Asia FX Rises on Fed Pivot Hopes. Yuan Lifted Through Intervention By

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By Ambar Warrick — Most Asian currencies rose on Wednesday due to fears that economic headwinds could force the Federal Reserve’s hawkish stance. Meanwhile, the Chinese yuan rose in the wake of reports of government intervention into currency markets.

The index rose 0.2% to 7.28922, recovering from a low of almost 15 years. Major Chinese state-owned banks sold dollars in support of the currency’s onshore and recent weakness.

Concerns over China’s political climate saw the yuan fall sharply this week, with the offshore currency hitting a record low. Markets were also underwhelmed by that fell below the People’s Bank of China’s guidance.

Investors were wary about China’s new disruptive policies after Beijing reiterated that it would continue to adhere to its zero-COVID rule.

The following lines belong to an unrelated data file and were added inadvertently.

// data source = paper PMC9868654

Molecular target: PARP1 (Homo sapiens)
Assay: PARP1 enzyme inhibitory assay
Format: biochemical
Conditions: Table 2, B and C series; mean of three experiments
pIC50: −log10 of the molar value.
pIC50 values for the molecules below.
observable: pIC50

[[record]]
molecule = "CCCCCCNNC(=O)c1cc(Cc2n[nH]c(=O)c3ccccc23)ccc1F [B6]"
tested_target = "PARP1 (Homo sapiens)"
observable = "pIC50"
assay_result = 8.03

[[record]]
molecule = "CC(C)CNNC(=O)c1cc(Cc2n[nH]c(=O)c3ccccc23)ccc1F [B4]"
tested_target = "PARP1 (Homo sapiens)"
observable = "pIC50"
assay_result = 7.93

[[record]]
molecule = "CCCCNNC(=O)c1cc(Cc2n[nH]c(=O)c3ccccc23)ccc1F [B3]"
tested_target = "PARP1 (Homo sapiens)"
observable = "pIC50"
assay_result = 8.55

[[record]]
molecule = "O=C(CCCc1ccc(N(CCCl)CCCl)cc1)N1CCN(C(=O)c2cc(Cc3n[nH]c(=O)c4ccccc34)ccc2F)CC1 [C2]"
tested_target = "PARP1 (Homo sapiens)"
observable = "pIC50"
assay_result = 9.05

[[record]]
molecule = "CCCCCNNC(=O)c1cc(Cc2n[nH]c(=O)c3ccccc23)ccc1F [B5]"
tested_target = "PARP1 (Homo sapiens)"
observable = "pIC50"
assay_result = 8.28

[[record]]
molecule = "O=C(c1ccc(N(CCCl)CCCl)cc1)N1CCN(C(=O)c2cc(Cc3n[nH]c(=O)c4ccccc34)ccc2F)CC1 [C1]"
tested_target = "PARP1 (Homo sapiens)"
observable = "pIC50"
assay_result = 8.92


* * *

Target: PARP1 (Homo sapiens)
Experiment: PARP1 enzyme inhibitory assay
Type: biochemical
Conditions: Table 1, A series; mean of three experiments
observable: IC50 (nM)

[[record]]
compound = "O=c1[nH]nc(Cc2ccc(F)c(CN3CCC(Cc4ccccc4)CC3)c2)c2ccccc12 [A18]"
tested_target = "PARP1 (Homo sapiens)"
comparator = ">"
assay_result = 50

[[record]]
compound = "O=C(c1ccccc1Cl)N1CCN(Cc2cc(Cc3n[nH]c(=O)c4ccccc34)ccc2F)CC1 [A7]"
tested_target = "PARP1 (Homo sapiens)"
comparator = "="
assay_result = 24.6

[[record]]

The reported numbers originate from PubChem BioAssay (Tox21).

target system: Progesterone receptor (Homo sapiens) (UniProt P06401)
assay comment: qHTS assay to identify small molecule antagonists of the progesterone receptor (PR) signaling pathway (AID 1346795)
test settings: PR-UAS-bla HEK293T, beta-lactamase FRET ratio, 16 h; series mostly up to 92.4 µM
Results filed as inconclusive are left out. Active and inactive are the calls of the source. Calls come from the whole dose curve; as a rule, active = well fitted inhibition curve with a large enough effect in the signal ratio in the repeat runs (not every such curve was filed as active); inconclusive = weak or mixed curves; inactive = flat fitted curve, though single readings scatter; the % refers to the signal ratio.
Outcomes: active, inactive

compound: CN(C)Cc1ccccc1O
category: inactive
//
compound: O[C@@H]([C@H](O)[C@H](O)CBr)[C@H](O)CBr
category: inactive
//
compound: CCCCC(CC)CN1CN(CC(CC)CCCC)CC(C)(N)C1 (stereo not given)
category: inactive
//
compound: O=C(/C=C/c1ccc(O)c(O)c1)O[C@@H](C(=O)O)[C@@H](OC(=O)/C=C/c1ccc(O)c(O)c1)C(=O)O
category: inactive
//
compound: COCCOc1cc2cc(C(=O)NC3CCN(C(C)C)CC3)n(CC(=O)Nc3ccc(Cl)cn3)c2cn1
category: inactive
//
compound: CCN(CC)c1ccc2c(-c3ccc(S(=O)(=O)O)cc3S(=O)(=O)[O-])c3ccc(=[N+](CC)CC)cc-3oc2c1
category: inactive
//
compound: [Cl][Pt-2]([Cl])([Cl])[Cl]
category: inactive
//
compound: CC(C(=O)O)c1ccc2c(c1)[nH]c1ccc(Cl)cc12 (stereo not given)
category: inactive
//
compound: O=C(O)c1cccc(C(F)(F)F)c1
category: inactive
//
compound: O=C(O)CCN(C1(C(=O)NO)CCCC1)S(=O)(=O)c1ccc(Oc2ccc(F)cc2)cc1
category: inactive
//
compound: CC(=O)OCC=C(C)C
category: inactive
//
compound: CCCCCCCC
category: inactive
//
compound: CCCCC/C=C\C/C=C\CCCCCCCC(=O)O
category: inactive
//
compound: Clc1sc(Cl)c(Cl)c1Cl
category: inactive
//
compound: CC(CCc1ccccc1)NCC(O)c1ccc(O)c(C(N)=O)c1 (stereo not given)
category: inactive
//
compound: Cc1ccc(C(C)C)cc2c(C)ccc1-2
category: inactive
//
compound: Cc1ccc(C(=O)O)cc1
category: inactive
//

Other Asian currencies also saw an increase. The gain was 0.1% but was limited by fears about escalating geopolitical tensions on the Korean peninsula. With a 0.2% increase, the lead gains were in Southeast Asia.

After falling more than 2 percent over the past four sessions, the was largely unchanged. U.S. Treasury yields fell further from their highs of 14 years ago amid growing speculation that Fed officials will ease its policy stance by December.

Although markets are expecting a Fed rate hike in November at the very least, they are increasing their expectations of a smaller increase in December. Rising interest rates have weighed heavily on Asian markets and lifted the dollar to its highest level in 20 years.

The yen resisted the trend and fell 0.2%, as traders continued to place bets against government intervention in the currency market. The Bank of Japan’s reluctance to raise rates from record lows this year has battered the yen and ramped up inflation in the country.

The government intervention has only provided temporary relief to the currency, with the yen trading down around 30% for the year.

The Antipodean currencies saw 0.2% growth after September quarter data.

The reading suggests that the may have been too quick to ease its rate hikes. It is likely that rates will continue to rise in the near future.

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Stocksak Editorial

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